, Volume 96, Issue 1, pp 95-101

Demography of Adenostoma fasciculatum after fires of different intensities in southern California chaparral

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Abstract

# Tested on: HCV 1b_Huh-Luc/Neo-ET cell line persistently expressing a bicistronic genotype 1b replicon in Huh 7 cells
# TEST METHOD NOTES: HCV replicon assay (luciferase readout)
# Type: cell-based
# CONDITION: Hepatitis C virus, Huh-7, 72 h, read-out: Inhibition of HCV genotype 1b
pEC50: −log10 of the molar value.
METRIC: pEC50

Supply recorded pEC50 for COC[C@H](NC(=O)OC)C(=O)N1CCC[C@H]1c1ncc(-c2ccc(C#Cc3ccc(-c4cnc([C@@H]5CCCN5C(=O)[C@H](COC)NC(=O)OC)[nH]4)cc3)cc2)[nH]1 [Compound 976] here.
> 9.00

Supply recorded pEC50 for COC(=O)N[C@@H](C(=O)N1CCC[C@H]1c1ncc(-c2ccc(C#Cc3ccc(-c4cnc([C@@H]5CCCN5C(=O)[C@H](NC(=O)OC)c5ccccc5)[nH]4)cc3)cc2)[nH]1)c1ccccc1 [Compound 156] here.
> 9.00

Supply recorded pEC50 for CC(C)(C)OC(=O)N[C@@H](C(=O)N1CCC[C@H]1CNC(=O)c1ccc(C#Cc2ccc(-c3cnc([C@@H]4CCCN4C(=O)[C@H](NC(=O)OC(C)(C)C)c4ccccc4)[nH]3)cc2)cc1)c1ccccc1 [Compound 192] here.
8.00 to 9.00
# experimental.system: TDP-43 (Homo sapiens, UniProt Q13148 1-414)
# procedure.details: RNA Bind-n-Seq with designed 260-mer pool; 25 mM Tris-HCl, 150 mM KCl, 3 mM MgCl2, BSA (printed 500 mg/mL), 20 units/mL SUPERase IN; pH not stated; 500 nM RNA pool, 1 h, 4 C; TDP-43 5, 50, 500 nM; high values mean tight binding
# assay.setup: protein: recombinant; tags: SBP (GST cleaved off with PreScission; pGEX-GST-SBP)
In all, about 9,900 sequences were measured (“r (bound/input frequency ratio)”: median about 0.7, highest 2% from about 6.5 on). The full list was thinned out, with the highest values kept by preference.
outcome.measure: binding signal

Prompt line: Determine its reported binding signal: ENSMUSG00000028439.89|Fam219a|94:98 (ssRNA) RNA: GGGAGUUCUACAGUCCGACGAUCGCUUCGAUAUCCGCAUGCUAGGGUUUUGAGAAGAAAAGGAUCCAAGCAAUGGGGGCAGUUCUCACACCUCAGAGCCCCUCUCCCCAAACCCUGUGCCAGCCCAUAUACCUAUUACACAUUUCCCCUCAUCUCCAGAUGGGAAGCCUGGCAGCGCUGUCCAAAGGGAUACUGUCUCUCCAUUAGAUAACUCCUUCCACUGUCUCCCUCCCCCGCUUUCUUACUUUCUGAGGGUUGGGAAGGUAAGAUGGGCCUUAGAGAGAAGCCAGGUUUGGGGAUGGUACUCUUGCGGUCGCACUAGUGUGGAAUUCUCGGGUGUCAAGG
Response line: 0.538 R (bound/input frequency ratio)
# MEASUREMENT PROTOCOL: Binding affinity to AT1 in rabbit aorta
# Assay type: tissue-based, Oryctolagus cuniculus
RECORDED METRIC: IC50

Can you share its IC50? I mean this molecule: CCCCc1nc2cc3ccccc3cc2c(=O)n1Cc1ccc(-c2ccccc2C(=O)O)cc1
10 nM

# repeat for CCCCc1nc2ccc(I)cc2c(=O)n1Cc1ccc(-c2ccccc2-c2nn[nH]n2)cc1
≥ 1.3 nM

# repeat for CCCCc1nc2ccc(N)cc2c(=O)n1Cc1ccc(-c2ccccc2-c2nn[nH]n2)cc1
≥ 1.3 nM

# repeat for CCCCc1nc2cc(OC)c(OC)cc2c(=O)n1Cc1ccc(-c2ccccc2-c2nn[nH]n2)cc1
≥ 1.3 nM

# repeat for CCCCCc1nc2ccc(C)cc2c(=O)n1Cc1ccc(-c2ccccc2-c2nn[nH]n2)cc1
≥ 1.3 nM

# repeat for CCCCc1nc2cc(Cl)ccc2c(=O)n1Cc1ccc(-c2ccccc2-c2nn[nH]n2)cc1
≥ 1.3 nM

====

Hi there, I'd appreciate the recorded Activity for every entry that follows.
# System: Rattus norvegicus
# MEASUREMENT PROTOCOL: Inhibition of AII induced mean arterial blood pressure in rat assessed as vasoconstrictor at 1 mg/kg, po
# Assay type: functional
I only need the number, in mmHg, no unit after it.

Changes in the population structure of the lignotuberous resprouter Adenostoma fasciculatum were investigated by experimentally burning at various intensities an old stand in southern California chaparral. Survival after fire, time of resprouting, herbivory, and survival after resprouting were monitored for more than 1 year after the fire. Greater fire intensity increased plant mortality and the size of plants that died as a consequence of the fire. Time from the fire until resprouting increased with increasing fire intensity and was related to plant size: the larger the plants the earlier they resprouted. Post-resprouting mortality also increased with fire intensity and was related to time of resprouting. Herbivory increased with fire intensity and the size of plants affected by it changed with the intensity of the fire. Fire intensity had profound direct and indirect effects on the population structure of Adenostoma fasciculatum. Plant size strongly determined the direct and indirect lethal effects of fire.